This week, as I mentioned yesterday, I have decided to take a look at the phrase, “Son of David, have mercy on me,” as the premier example of how we should approach the Son of God. While the translation isn’t perfect (Luke 18:10-14 is better), the way in which Bartimaeus calls out to Jesus is reminiscent of an ancient eastern church practice called the Jesus Prayer.
Early in my seminary experience, I took a course from Brother Geoffrey Tristram, SSJE, called “Teaching Others to Pray.” In that class, I fell in love with the Jesus Prayer for its simplicity and its ability to center me when I fell myself coming unglued. It is great for use in traffic jams, poorly run meetings, or anytime, really.
In preparing for the paper I will quote in a minute, I ran across Tony Jones’ 2003 handbook, Soul Shaper, in which Jones set out to “explore spirituality and contemplative practices” in the context of youth ministry. The book was reprinted a few years later, as Tony’s ministry began to expand into the wider conversation of “emerging Christianity,” and The Sacred Way is still available on Amazon. I’ve used Soul Shaper to teach spiritual practices several times over the years, and I suggest you buy one version or another and use it with regularity for yourself and your community of faith.
Chapter 5 of Soul Shaper deals with the Jesus Prayer, and so as not to violate copyright laws, I’ll suggest you go read that full story in that book. What follows, instead is the section from my Teaching Others to Pray paper, entitled “Spirituality in Youth Ministry” that deals with the Jesus Prayer. Please remember that I wrote this paper very early on, and so it lacks the refinement that I’m certain you’ve all come to expect from this blog over the years.
The Jesus Prayer has long been a favorite of our brothers and sisters in the East or Orthodox of Christianity. However it has reemerged in the West through a book by an unknown author called The Way of a Pilgrim. In it is the story of a young pilgrim who is in search of the answer to Paul’s command to “Pray without ceasing.”1 Eventually the young man happens upon a monk who explains that “true ceaseless prayer comes in quieting the mind and making the mind one with the heart.”2 The prayer to which the pilgrim is introduced is “Lord Jesus Christ, Son of God, have mercy on me, a sinner.” As the young man grows in his practice he moves from reciting the Jesus Prayer 3,000 times a day eventually to 12,000 times a day. It literally becomes a part of him; as he wakes, as he works, and as he sleeps.
Eastern theology is based in the fact that “body, mind, and spirit [are] so intertwined that the soul [can] only truly commune with God if removed from all other distractions”3 As such; a great way to introduce the Jesus Prayer to a youth ministry is in a place where most of life’s distractions have been removed, retreat. As part of the event, students can make their own prayer rope to help keep track of the recitations. While mimicking the 12,000 recitation routine of the young pilgrim would require upwards of 14 hours a day, students can be encouraged to go for 100 to 200. On a retreat this will seem easy and successes there can lead to success at home when the distractions of life are all reintroduced. The steps for praying the Jesus Prayer are as follows:4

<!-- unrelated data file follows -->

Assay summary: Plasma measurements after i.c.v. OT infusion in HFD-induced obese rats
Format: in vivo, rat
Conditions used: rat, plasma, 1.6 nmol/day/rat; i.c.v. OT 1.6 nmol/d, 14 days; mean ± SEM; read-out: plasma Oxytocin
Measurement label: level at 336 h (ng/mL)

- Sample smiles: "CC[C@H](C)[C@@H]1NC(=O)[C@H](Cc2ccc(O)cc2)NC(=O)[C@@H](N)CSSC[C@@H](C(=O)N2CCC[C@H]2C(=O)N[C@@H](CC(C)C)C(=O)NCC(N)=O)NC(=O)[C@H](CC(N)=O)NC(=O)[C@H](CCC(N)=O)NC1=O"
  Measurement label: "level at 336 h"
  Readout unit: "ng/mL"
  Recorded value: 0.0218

- Find a quiet place that is somewhat dimly lit (this is essential for the novice but is less of a requirement for those deeply entrenched in the Jesus Prayer)
- Prepare the mind by allowing it “to descend into the heart with the breath” (it has been suggested that one bows one’s head and fixes the eyes on the heart)
- Further settle yourself through breathing exercises
- Breathe in “Lord Jesus Christ, Son of God”
- Breathe out “have mercy on me, a sinner”
- Focus on the meaning of the words, prayer comes from the heart
When used in combination with a prayer rope and a set amount of repetitions, the Jesus Prayer can be extremely effective with youth. While this prayer requires a certain level of discipline the efforts are not without reward. If students are allowed to see success with the Jesus Prayer they are much more likely to bring the practice home for everyday use. As with any kind of Christian spiritual discipline, one must be cognizant of denominational differences and personal dynamics. These models are not one size fits all, but when used to respond to God for He has called us first, they can be infinitely valuable in the life of teenager and their youth ministers.
With the practical stuff out of the way, tomorrow we’ll look at the theology of approaching the Lord in the spirit of Bartimaeus.
1 1 Thes 5.17 (NRSV)
2 Tony Jones., Soul Shaper: Exploring Spirituality and Contemplative Practices in Youth Ministry (Grand Rapids, Michigan: Zondervan 2003), p. 60.
3 Ibid. p. 63.
4 The steps which follow are based on reading Tony Jones., Soul Shaper: Exploring Spirituality and Contemplative Practices in Youth Ministry (Grand Rapids, Michigan: Zondervan 2003) and class lecture by Brother Geoffrey R. Tristram, SSJE, 21 January 2005.